As someone who loves glitter, sequins, trippy prints, and a good slogan T-shirt, "basics" have always translated to "boring" in my mind. I mean, why would you wear a plain denim dress when you could wear an all-over sequin jumpsuit? But since working full time, my style has admittedly made room for the simpler things in life.
Before moving back to New York for work in late 2014, I hadn't worn jeans in years (at least more than, like, twice a month), and certainly not plain tees. I'd tossed any dress aside that reminded me a little too much of the department store options in my hometown mall in Jersey. Basically, anything that didn't make me feel glam and queenly and overtly fatshionable was off the table.
But then I started my job, which involves a 90-minute commute one way. And all those grown-up, real-world worries I'd had previously about less time spent with my partner and friends, less time to focus on personal projects, less time to get ready in the morning proved more or less true. It's not that the contemporary work schedule leaves no time for anything outside of your employment. It's more that in the time I do have (which is more limited than when I was a student and freelancer), my priorities have shifted.
Much like "Netflix and chill" has become priceless in the evenings, 30 extra minutes of sleep in the morning are now invaluable. Most days, I'd rather wear something comfortable, cute, and easy that doesn't require a lot of time to put together or think about.
That's kind of why I like a lot of the London Times Curve collection at Maggy London. Many of the dresses remind me of those you might find in plus sections of the aforementioned hometown mall department stores, but I mean that in a genuinely kind way.
There's a city brunch vibe to the pieces that, when combined with bolder accessories, is pretty perfect for a Millennial's day at the office. They're the kind of outfits I can dress up to look more or less bold, depending on the occasion or how visible I want to be on any given day. And most have just enough detailing to avoid blending in and going sartorially unnoticed. I definitely think that's true of this Denim Lace T-Shirt Dress.
The sleeves are my favorite part. They remind me of a lot of things I used to wear in high school, so I can't help but feeling kind of young and carefree in it.
Granted, plus size fashion options were so painfully limited back then that I cringe to think of half the shit I used to wear. But I do know that a staple in my life from ages 15 to 18 was the T-shirt dress. The ones of my youth were always pretty doldrum, though: The kind of things you'd buy for $5 at Costco or BJs because the grocery store was apparently where fat women had been relegated to shop. This T-shirt dress doesn't feel like that. It just feels like the solution to all those mornings when I want to feel like a cutie but can't be bothered with zips or strings or tightness or buttons or any kind of unnecessary constriction.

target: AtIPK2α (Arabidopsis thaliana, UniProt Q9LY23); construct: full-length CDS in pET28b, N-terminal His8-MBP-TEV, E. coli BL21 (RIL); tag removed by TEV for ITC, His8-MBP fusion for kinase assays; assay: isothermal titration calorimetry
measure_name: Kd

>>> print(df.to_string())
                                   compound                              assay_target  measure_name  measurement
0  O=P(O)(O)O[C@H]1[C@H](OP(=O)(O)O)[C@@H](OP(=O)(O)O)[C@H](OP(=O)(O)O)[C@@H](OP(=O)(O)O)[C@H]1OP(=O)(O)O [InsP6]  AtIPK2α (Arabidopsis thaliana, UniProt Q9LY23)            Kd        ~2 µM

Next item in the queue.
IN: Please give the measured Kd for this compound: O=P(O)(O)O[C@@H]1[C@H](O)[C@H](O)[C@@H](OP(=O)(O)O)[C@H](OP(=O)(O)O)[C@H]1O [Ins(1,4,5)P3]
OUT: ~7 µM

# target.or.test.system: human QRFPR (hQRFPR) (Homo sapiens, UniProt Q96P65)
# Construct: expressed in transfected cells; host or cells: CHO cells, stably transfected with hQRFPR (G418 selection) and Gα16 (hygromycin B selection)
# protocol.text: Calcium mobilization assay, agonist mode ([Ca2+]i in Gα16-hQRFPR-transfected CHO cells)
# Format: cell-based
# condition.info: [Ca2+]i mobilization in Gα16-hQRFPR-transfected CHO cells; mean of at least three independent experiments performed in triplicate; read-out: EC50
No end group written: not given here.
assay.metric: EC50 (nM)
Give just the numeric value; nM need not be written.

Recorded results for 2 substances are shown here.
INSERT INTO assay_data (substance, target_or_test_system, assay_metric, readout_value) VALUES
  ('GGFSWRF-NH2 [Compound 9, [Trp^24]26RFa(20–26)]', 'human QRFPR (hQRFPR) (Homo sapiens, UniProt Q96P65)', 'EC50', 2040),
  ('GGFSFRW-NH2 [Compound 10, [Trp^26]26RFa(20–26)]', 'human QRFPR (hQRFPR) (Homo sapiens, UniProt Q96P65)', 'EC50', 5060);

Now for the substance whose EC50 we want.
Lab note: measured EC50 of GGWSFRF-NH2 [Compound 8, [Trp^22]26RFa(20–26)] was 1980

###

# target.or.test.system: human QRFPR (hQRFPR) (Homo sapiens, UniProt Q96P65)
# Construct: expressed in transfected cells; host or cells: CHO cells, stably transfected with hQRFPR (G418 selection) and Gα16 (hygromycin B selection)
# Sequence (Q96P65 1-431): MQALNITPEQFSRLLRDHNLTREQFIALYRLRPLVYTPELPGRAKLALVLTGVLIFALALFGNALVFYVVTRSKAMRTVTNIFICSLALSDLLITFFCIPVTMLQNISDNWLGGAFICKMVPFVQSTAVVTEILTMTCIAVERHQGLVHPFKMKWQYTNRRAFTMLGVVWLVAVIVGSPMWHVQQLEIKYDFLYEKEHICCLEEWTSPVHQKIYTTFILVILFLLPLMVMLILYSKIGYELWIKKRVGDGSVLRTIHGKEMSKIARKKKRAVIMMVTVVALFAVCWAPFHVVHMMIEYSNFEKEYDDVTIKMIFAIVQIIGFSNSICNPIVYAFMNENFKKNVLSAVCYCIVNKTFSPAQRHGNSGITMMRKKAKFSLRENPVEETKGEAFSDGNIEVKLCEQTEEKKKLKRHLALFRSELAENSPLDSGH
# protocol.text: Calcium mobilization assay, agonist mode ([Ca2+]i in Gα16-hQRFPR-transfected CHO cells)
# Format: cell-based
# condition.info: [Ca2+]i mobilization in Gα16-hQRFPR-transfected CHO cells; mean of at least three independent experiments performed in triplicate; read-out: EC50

I paired the look with the Lucy Layered Chainbelt in Gold from Ready To Stare. Designer and writer Alysse Dalessandro fights for the visibility of fat women in everything she does, and her chain belts are the perfect example. They're the kind of accessory that demands attention. They're not the sort of thing you'd wear to "hide" your body or pretend to be "slimmer" in. In this case, the Lucy Chainbelt was just the thing to elevate a more classic closet staple into levels of subtle edginess. I always love to feel like I'm breaking a so-called plus size fashion rule when I get dressed in the morning. And this belt helped me do just that while staying perfectly comfy in the denim dress.
Maybe a month ago, Ariel (Kiddotrue), one of the most poignant, real voices on social media, wrote a status about how it's not uncommon for straight size bloggers to post outfits that are more or less simple — think jeans and striped tees, or the most basic dress. But that it's a lot rarer to see plus bloggers do the same.
For me, posting "simpler" ensembles has always felt challenging. Maybe as a fat woman, I feel like I always have to be "interesting" in order to be more accepted in Cyberspace. Or maybe it's the age-old adage of not wanting to feel like I'm not ~trying at life.~ But the truth is that I don't always want to dress in the OTT looks, and I don't. My real life isn't always tutus and polka dots and platform sweater shoes. Sometimes it's all about a simple dress. And I'm digging this one and the nostalgia feels its happening to evoke.